Full text: The 3rd ISPRS Workshop on Dynamic and Multi-Dimensional GIS & the 10th Annual Conference of CPGIS on Geoinformatics

ISPRS, Vol.34, Part 2W2, "Dynamic and Multi-Dimensional GIS”, Bangkok, May 23-25, 2001 
1 Wanshou JIANG 2 Guo ZHANG 1 Deren LI 
Laboratory for Information Engineering in Surveying, Mapping and Remote Sensing 
Wuhan University, #129 Luoyu road, Wuhan, P R. China 
Tel: +86-139-71187089, Fax: 86-27-87863229, E-mail: wsiws@china.com 
2 School of Information Engineering in Remote Sensing, Wuhan University, PR.China 
KEY WORDS: interior orientation, self-adaptive algorithm, softassign, deterministic annealing 
Automatic interior orientation is one of the key problems in photogrammetric processing of aerial images. In past years, it has been 
deeply studied, but it is still worth studying, especially when the images with fiducial marks are not good. In this paper, a new 
self-adaptive algorithm is put forward. It adopts softassign and deterministic annealing technology combined with affine transformation 
to search fiducial marks in metric images. Even when fiducial marks are not good, the Self-Adaptive Algorithm can still work successfully. 
Other strategies such as pyramid, automatic determination of searching range are also taken into consideration. 
Interior orientation is a fundamental problem in photogrammetry.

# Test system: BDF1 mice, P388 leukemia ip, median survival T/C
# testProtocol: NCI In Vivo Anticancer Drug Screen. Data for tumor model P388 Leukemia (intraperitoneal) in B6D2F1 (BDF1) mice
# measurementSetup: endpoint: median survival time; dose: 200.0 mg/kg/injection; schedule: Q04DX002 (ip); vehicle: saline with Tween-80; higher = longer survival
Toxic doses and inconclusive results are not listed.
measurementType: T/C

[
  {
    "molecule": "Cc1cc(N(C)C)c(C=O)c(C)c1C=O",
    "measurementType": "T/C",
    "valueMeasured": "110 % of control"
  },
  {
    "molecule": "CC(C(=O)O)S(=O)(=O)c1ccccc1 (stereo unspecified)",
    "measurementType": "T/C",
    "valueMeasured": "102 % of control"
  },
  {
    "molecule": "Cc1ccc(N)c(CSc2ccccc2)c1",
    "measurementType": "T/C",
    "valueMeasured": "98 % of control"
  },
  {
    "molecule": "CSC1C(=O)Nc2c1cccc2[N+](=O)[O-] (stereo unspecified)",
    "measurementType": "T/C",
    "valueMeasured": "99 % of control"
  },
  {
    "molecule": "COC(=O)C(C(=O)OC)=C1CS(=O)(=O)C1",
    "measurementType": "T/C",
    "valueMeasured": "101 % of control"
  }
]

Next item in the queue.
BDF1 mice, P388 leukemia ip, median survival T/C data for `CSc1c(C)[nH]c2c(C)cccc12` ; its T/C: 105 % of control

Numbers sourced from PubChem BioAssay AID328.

Nowadays, most of the commercial software of DPS will be 
compelled to apply manual interior orientation if the automatic 
orientation is failed, which will make the users feel inconvenient. 
Interior orientation is usually referred to reestablishing the 
relationships between the pixels and the image coordinate 
system. We are concerned with the relationship of a set of 
(usually six affine) parameters for the transformation from pixels 
to image coordinates [1]. The pixel coordinate system of the 
digital image is explicitly given through the matrix of gray values. 
However, the image coordinate system is only given by the 
fiducial marks. Therefore, the transformation between pixel and 
image coordinates by fiducial marks has to be accomplished. 
The reestablishment of the interior orientation can be considered 
as a pattern recognition problem: one has to find the center of 
the pattern representing the fiducial marks and ascribe each 
found pattern the correct fiducial number. 
Listed in Table 1 are several traditional methods of interior 
orientation [2][3][4][5][6], In which, interior orientation are divided 
into three tasks: 
1) Approximate positioning of fiducial marks 
2) Subpixel positioning of fiducial centers 
3) Computation of transformation parameters 
Among these tasks, approximate positioning is the most 
important and the hardest. Gray correlation, binary correlation or 
other binary image analysis techniques is used in these methods 
to approximate position of fiducial marks. For the images 
photographed by RC10, RMK and other aerial cameras, these 
methods perform well. The fiducial marks of these cameras are 
distributed on the edges of image. No objects are imaged around 
the fiducial marks. And so no noise or few noises are assumed 
in these methods. The target detected by these methods will be